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When veterinary surgeon Lisa was told she will soon die, her response was to draw up a bucket list to save endangered animals.

Lisa is one of the world’s few specialist animal dental surgeons and ran her own veterinary practice in Surrey. Since qualifying as a vet in 2005, Lisa would also give up her holidays to travel abroad as an International Animal Rescue volunteer to operate on animals who have suffered abuse at the hands of humans. Among the animals she helped were more than 100 former dancing bears in India whose previous owners had smashed their teeth out with iron bars to make them easier to control.  

But in August 2013, at the age of just 39, Lisa was diagnosed with incurable Motor Neurone Disease. Doctors told her she had just two to five years to live. Rather than wallow in self-pity, Lisa decided to close her successful veterinary practice and draw up a bucket list composed of multiple missions to save the lives of even more endangered animals.

And over the last year, despite her debilitating condition, she has pushed herself to travel to rescue centres across the globe and help local vets perform life-saving surgery. She is determined to use what time she has left to pass on her skills to these local vets so they can continue her work when she is gone.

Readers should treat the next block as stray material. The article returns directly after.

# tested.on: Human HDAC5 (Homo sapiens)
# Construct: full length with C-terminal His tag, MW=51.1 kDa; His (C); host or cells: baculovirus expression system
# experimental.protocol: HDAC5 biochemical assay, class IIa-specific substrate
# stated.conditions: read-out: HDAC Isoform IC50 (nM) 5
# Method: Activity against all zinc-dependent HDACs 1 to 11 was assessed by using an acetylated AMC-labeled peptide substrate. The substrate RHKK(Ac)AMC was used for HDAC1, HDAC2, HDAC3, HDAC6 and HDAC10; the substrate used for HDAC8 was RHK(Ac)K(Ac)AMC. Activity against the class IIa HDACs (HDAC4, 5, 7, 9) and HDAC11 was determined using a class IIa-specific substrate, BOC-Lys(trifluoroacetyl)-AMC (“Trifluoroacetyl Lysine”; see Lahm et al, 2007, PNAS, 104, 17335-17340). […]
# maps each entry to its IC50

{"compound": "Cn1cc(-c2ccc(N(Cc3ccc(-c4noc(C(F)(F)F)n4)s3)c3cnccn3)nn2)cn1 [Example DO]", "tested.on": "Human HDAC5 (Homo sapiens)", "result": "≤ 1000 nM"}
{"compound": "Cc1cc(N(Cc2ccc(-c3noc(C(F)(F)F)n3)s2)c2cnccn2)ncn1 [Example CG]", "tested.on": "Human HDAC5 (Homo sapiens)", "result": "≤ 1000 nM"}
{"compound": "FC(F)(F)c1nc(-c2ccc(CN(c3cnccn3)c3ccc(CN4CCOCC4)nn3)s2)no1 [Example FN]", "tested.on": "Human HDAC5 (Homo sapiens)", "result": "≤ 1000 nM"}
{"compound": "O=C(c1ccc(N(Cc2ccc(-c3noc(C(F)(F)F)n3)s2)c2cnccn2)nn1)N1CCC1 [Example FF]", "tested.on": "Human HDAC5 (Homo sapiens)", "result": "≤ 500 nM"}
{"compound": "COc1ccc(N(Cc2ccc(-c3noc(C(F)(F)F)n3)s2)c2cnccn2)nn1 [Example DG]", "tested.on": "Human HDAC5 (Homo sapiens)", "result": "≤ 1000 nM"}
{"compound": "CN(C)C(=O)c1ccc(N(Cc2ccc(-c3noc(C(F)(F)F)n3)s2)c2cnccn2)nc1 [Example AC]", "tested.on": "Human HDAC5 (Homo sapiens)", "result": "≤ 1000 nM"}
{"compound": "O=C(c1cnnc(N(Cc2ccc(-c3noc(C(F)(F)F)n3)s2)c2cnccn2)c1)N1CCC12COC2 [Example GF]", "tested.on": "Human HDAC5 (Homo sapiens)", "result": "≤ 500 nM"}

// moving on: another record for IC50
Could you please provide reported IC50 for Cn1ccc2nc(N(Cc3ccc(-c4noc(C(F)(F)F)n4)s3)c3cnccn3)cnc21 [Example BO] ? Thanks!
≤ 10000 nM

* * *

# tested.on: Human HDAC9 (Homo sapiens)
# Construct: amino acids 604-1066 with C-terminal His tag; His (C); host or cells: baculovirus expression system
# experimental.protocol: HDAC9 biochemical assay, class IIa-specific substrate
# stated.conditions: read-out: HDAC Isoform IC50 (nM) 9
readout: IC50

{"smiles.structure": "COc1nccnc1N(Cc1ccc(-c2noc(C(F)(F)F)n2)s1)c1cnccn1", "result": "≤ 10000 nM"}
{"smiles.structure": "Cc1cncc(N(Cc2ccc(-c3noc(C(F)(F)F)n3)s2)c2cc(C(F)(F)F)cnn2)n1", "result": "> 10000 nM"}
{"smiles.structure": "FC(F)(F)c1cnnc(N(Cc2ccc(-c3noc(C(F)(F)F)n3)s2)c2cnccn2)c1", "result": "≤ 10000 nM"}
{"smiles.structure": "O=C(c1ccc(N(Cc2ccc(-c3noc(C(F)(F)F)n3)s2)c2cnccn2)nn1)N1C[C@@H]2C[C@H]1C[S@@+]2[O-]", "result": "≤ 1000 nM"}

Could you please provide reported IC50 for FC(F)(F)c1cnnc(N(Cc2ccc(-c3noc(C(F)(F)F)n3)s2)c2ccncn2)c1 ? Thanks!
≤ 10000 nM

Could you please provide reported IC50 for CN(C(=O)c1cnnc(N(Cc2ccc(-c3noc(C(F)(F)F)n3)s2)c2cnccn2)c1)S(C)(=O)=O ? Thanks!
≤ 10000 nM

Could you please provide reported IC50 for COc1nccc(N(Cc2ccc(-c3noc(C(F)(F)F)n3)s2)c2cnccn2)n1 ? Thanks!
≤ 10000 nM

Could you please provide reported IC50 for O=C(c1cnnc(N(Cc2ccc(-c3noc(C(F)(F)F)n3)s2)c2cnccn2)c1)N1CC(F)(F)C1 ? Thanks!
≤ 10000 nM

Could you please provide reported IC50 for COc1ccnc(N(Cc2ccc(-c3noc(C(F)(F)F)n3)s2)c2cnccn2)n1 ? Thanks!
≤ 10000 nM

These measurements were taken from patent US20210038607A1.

In January she flew to Borneo to oversee the life-saving surgery of overweight, diabetic Pingky, an orangutan raised in chains and fed on sweets. Then three days after saving Pingky, Lisa travelled to the Indonesian island of Java to operate on 20 slow loris rescued from the black market pet trade. During back-to-back operations over five days she trained a team of vets and nurses, so they can now continue the work.

In June Lisa returned to India to teach a team how to perform dental surgery on the dancing bears. And while in India, she also struck two more items off her bucket list, operating on a wild rescued leopard and a tiger who both suffered from toothache.

The last item on Lisa’s bucket list was to persuade 100 strangers to donate £100 each for International Animal Rescue. Lisa raised her target of £10,000 in just three days and has now doubled it.